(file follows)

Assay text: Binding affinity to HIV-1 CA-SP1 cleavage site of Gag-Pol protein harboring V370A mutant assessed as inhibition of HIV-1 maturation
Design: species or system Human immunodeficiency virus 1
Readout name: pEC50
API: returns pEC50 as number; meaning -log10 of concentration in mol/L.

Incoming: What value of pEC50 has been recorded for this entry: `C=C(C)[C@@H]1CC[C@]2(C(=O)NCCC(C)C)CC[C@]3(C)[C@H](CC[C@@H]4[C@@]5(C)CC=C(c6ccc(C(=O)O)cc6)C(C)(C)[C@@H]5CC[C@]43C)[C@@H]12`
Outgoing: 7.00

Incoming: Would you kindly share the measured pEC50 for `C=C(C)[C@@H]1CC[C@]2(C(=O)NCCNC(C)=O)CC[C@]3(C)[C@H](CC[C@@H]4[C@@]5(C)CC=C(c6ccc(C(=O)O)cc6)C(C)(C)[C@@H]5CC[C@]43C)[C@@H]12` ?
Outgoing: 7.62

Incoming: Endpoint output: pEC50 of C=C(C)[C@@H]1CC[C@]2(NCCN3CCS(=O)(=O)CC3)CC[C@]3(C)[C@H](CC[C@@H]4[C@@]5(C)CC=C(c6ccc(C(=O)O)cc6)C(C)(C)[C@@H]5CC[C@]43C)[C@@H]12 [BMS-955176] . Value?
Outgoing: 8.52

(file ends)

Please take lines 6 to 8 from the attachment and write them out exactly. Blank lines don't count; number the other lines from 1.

Outgoing: 7.00

Incoming: Would you kindly share the measured pEC50 for `C=C(C)[C@@H]1CC[C@]2(C(=O)NCCNC(C)=O)CC[C@]3(C)[C@H](CC[C@@H]4[C@@]5(C)CC=C(c6ccc(C(=O)O)cc6)C(C)(C)[C@@H]5CC[C@]43C)[C@@H]12` ?
Outgoing: 7.62